Equine onchocerciasis

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Equine Onchocerciasis

River Blindness

Equine onchocerciasis is a parasitic disease of horses worldwide, caused by a filarial worm of the genus Onchocerca. The three most common species known to infect horses are: O. cervivalis, O. reticulata, and O. railliti.

O. cervivalis is the most common parasite associated with uveitis in horses. It has also been known to cause fistulous withers, poll evil, and dermatitis. As adults, O. cervivalis live within the tissue of the horse's neck, where they will travel along the body causing sores to break out--often along the midline of the stomach, base of the mane and withers, and uveitis within their eyes. The uveitis occurs when there is an accumulation of dead worms in their eye, because they give off antigens which cause eye irritation and inflammation.
Where to look for Equine onchocerciasis


How the Parasites are Transmitted to Horses


Onchocerca spp. are transmitted to horses through bites from infected insects (black flies, gnats, biting midges), which act as vectors. As the insect bites down on the horse, it deposits Onchocerca infective larvae into the host's skin. Once the larvae are in the horse's body, they mature into adults between 3 to 12 months.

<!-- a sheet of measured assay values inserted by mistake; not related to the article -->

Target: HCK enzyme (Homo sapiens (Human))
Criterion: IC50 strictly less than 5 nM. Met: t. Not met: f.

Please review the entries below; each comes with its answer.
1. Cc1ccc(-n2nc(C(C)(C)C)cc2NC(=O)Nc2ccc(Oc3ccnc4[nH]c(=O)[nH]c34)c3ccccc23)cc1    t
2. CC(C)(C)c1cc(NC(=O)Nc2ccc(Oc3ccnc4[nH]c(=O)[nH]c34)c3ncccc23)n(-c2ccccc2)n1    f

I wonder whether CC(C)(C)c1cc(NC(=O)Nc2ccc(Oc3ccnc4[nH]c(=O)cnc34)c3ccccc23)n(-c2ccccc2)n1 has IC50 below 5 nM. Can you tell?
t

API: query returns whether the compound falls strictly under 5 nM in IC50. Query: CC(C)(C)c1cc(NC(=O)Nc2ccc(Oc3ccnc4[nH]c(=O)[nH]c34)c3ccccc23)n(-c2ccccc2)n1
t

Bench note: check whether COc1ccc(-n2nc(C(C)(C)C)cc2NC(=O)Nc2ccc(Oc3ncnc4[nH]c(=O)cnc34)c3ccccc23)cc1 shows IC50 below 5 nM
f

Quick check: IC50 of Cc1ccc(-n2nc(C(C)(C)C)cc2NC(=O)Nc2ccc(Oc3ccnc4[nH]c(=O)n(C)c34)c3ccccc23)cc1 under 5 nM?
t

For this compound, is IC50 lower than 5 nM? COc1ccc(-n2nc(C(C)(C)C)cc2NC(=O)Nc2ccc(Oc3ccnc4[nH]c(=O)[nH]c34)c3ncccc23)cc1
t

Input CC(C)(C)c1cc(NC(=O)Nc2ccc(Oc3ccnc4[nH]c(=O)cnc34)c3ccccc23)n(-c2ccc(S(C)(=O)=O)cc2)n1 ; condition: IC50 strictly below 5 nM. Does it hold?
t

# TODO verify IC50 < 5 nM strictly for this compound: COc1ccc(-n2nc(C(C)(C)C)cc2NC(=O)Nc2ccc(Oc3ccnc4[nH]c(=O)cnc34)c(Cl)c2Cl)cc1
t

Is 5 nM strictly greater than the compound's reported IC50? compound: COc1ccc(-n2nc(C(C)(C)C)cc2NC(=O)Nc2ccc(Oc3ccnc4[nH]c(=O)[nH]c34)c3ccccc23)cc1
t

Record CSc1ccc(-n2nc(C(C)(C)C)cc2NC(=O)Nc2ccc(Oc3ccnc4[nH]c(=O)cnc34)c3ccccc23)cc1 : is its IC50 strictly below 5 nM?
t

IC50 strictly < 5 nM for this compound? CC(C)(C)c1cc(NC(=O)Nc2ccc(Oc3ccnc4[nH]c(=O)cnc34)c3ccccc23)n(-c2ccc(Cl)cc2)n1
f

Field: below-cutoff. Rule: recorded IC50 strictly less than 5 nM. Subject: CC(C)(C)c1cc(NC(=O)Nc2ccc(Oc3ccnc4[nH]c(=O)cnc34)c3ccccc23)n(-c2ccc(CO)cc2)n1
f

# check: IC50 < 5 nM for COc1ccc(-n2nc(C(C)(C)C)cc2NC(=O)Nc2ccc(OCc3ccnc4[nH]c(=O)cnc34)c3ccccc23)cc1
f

Symptoms

Mild to moderate rubbing
Thinning hair which progresses to hair loss
Scaling and/or crusting skin
Small sores along the stomach and base of the mane and withers
Uveitis

Diagnosis

  • History
  • Clinical signs
  • Physical exam
  • Eye exam
  • Laboratory tests

Support

Therapies

TherapiesDetails
Ivermectin0.2 mg/kg administered orally. Caution 10-25% of horses with this condition have an adverse reaction to ivermectin treatment within 7 to 10 days.
CorticosteroidsUsually administered before or during ivermectin therapy, used to decrease the likelihood or severity of adverse reactions.
Diethylcarbamazine5 mg/kg administered orally for a minimum of 5 consecutive days
Levamisole10 mg/kg administered orally for 7 to 10 days

Prevention

Scientific Research

General Overviews

Risk Factors

  • History of inconsistent or minimal deworming
  • Horses living in or recently imported from tropical climates
  • Living nearby rivers or streams where there are Simulium spp. (blackflies) present

Seasonality

WinterSpringSummerAutumn

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